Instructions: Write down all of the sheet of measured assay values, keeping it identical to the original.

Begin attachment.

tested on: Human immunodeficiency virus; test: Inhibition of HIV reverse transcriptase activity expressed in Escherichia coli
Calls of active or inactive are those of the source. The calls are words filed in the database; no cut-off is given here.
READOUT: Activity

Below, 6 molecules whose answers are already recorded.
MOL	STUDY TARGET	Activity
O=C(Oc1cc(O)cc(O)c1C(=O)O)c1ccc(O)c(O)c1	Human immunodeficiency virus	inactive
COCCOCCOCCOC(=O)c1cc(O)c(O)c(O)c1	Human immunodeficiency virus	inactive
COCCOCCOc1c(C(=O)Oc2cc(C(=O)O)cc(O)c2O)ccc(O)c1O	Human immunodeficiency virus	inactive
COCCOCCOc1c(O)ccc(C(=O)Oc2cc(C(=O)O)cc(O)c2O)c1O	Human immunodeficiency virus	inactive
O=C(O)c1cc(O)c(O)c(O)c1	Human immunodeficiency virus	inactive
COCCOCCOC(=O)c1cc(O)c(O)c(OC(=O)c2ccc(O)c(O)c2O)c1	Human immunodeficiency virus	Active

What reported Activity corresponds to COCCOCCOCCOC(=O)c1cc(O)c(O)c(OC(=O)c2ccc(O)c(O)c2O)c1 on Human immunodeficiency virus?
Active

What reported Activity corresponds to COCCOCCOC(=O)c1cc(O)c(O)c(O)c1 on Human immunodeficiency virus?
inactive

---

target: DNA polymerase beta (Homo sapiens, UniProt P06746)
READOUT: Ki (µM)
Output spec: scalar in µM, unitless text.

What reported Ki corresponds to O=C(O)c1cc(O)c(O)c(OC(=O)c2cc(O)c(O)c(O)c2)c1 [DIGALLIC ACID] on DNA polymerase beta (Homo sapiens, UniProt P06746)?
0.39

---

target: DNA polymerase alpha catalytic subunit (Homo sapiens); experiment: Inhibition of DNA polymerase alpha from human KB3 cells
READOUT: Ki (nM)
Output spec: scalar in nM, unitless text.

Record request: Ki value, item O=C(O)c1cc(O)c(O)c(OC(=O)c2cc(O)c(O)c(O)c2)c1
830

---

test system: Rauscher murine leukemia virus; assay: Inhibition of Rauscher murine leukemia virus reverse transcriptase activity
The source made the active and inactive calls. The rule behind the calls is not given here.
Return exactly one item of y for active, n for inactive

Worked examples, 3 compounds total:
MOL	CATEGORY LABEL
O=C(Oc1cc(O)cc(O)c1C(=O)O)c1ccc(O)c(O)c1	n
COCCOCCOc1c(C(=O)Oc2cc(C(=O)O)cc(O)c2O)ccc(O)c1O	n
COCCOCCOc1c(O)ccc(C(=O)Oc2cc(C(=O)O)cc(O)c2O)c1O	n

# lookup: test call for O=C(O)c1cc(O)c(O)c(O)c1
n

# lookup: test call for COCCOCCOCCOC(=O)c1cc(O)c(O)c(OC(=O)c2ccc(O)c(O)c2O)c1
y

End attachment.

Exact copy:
tested on: Human immunodeficiency virus; test: Inhibition of HIV reverse transcriptase activity expressed in Escherichia coli
Calls of active or inactive are those of the source. The calls are words filed in the database; no cut-off is given here.
READOUT: Activity

Below, 6 molecules whose answers are already recorded.
MOL	STUDY TARGET	Activity
O=C(Oc1cc(O)cc(O)c1C(=O)O)c1ccc(O)c(O)c1	Human immunodeficiency virus	inactive
COCCOCCOCCOC(=O)c1cc(O)c(O)c(O)c1	Human immunodeficiency virus	inactive
COCCOCCOc1c(C(=O)Oc2cc(C(=O)O)cc(O)c2O)ccc(O)c1O	Human immunodeficiency virus	inactive
COCCOCCOc1c(O)ccc(C(=O)Oc2cc(C(=O)O)cc(O)c2O)c1O	Human immunodeficiency virus	inactive
O=C(O)c1cc(O)c(O)c(O)c1	Human immunodeficiency virus	inactive
COCCOCCOC(=O)c1cc(O)c(O)c(OC(=O)c2ccc(O)c(O)c2O)c1	Human immunodeficiency virus	Active

What reported Activity corresponds to COCCOCCOCCOC(=O)c1cc(O)c(O)c(OC(=O)c2ccc(O)c(O)c2O)c1 on Human immunodeficiency virus?
Active

What reported Activity corresponds to COCCOCCOC(=O)c1cc(O)c(O)c(O)c1 on Human immunodeficiency virus?
inactive

---

target: DNA polymerase beta (Homo sapiens, UniProt P06746)
READOUT: Ki (µM)
Output spec: scalar in µM, unitless text.

What reported Ki corresponds to O=C(O)c1cc(O)c(O)c(OC(=O)c2cc(O)c(O)c(O)c2)c1 [DIGALLIC ACID] on DNA polymerase beta (Homo sapiens, UniProt P06746)?
0.39

---

target: DNA polymerase alpha catalytic subunit (Homo sapiens); experiment: Inhibition of DNA polymerase alpha from human KB3 cells
READOUT: Ki (nM)
Output spec: scalar in nM, unitless text.

Record request: Ki value, item O=C(O)c1cc(O)c(O)c(OC(=O)c2cc(O)c(O)c(O)c2)c1
830

---

test system: Rauscher murine leukemia virus; assay: Inhibition of Rauscher murine leukemia virus reverse transcriptase activity
The source made the active and inactive calls. The rule behind the calls is not given here.
Return exactly one item of y for active, n for inactive

Worked examples, 3 compounds total:
MOL	CATEGORY LABEL
O=C(Oc1cc(O)cc(O)c1C(=O)O)c1ccc(O)c(O)c1	n
COCCOCCOc1c(C(=O)Oc2cc(C(=O)O)cc(O)c2O)ccc(O)c1O	n
COCCOCCOc1c(O)ccc(C(=O)Oc2cc(C(=O)O)cc(O)c2O)c1O	n

# lookup: test call for O=C(O)c1cc(O)c(O)c(O)c1
n

# lookup: test call for COCCOCCOCCOC(=O)c1cc(O)c(O)c(OC(=O)c2ccc(O)c(O)c2O)c1
y